The same police bosses who had attempted to meet Williams, then arrived at the station and misled the meeting with Williams had been fruitful and that they did not know why or how the members came to be in the police station but that they should leave immediately. Williams then addressed members say they would leave police custody but only if the missing 6 male members were also released as they had all been together. Without any further dialogue the officers barked order to the Riot Reaction group to remove the 180 members forthwith from the police station.  A few members were then beaten again.

It transpired that of the six men that remained in custody only 1 is a WOZA members, the others bystanders who took photos of the protest. They were this night tortured by intelligence agents and then released home for the night with instructions to return at 9am on 15 February.

The woman, Bertha Sibanda is in custody for ‘indecent exposure’. She was one of the 180 in custody and she stripped naked in the police station in frustration at not having her complaints addressed. She is one of the 11 members who were in a Water protest that police violently disturbed and was subjected to tribal insults about Gukurahundi when she lost family to this massacre. complaint police harrasment to ZRP 13nov incident and Follow up letter 14 Feb13 police complaint

Meanwhile 6 members had medical attention, one of who has to have 3 teeth pulled due to batons stick injury to her mouth. Several members have reported being called by police officers requesting information about the protest plans and made the offer of money for information. Two of the calls were made from Bulawayo number 60248 Code (00 263 9). WOZA suspect this number to be of an intelligence office. WOZA invite activism to assist us in holding this intelligence office accountable for harassment and beating of WOZA members in an attempt to curtail their right to protest.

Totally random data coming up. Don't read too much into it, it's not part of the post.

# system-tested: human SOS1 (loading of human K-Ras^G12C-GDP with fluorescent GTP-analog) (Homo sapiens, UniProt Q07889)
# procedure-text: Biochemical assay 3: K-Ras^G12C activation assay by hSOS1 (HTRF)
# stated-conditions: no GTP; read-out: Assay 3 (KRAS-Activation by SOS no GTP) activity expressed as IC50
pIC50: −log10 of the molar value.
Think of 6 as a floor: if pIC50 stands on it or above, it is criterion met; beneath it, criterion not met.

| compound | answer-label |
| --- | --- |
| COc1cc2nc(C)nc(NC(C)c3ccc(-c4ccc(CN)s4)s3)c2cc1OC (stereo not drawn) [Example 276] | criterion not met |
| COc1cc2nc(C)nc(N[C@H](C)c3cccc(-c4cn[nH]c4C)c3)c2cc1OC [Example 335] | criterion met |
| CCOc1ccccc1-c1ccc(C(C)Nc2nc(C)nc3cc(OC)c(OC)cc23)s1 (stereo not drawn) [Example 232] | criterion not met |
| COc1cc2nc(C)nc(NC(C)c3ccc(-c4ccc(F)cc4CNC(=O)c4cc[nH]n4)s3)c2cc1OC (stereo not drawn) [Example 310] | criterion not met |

WOZA handed over their demands contained in the February 2013 Woza Moya Newsletter.  Woza Moya Feb 2013

Update on 2 Court Appearances

WOZA leaders Williams and Mahlangu appeared on 26th April 2012 in Regional Court A at Tredgold Magistrates Court before Magistrate Sengweni for a ruling. Magistrate Sengweni refused the application for removal off remand appearances and remanded the activists to return to court on Friday 29 June 2012. The application had been made due to High Court application still pending. The application is for a review of the Magistrate’s decision to drop charges at close of the state case.

On 27 April 2012 10 WOZA members, including the national coordinator Jennifer Williams appeared in Court one in the case of the 7 February arrest during a peaceful Valentines Day protest. The matter was for the Magistrate to rule on an application for a Supreme Court application regarding Criminal Nuisance charges. The Magistrate was not present in court and the matter was remanded to 18 May 2012.

WOZA Shosholoza for love at Parliament but get bashed by police

Five hundred members of Women of Zimbabwe Arise (WOZA) in two separate protests marched to Parliament to commemorating Valentine’s Day and WOZA 10th Anniversary under the theme – Shosholoza for love!  The first protest arrived and was stopped 50 meters from the Parliament door by 8 baton stick and shield wielding Riot Police who refused to allow them to pass.

The activists took the opportunity to sing their love songs to the police and chant their slogans. Four leaders took the opportunity to address the gathering on the constitutional reform requirements of members and the role police should have been playing instead of stopping the peaceful activists.